Top

Callsigns

Introduction:

  • An ATC call sign will be used for ATC purposes
  • Call signs should never be abbreviated on an initial contact or at any time when other aircraft call signs have similar numbers/sounds or identical letters/number
    • After initial contact you may abbreviated your call sign with the prefix and the last 3-digits or letters of the identification
  • Civil aircraft pilots should state the aircraft type, model, or manufacturers name, followed by the digits/letters of the registration number
    • The N is dropped while inside the United States
  • Air carriers and commuter air carriers having FAA authorized call signs should identify themselves by starting the complete call sign and the word "Heavy" as appropriate
  • All communications will reference your FULL callsign and not just "two"

  • Never abbreviate a call sign on initial contact or when other aircraft have similar Callsigns; only abbreviate when ATC does first
  • Air taxi or commercial operators without FAA authorized Callsigns prefix with "tango"
  • Air ambulance flights will use the word "MEDEVAC" if flying medical emergencies and need the priority handling
    • Similar provisions have been made for the use of "Air Evac" and "HOSP" by military ambulance flights
  • Use "student pilot" on your initial contact (if applicable) to notify ATC that you could use any additional help/special consideration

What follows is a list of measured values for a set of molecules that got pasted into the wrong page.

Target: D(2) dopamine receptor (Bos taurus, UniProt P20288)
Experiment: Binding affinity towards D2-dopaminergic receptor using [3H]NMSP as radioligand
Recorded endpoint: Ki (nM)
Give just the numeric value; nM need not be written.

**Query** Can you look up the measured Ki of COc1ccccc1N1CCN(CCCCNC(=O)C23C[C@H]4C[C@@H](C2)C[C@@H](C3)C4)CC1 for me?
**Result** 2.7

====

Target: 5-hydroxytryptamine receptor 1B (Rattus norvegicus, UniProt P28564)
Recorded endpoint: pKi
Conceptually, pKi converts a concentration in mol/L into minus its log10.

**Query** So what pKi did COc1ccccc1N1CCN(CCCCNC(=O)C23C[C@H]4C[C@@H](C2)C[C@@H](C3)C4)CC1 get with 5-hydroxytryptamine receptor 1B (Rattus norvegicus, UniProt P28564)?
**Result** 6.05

• The pilot is also expected to use the appropriate aircraft call sign to acknowledge all ATC clearances, frequency changes, or advisory information

Student Pilots Radio Identification:

  • The FAA desires to help student pilots in acquiring sufficient practical experience in the environment in which they will be required to operate
  • To receive additional assistance while operating in areas of concentrated air traffic, student pilots need only identify themselves as a student pilot during their initial call to an FAA radio facility:
    • "[Facility], [Callsign] student pilot"
    • "Dayton tower, Fleetwing One Two Three Four, student pilot"
  • This special identification will alert FAA ATC personnel and enable them to provide student pilots with such extra assistance and consideration as they may need
  • It is recommended that student pilots identify themselves as such, on initial contact with each clearance delivery prior to taxiing, ground control, tower, approach and departure control frequency, or FSS contact
  • Ultimately, the use of the student pilot identification is optional and should be viewed as a tool, not an additional task

Air Ambulance Flights:

  • Because of the priority afforded air ambulance flights in the ATC system, extreme discretion is necessary when using the term "MEDEVAC"
  • It is only intended for those missions of an urgent medical nature and to be utilized only for that portion of the flight requiring priority handling
  • It is important for ATC to be aware of a flight's MEDEVAC status, and it is the pilot's responsibility to ensure that this information is provided to ATC
  • 1. To receive priority handling from ATC, the pilot must verbally identify the flight in radio transmissions by stating "MEDEVAC" followed by the FAA authorized call sign (ICAO 3LD, US Special, or local) or the aircraft civil "N" registration numbers/letters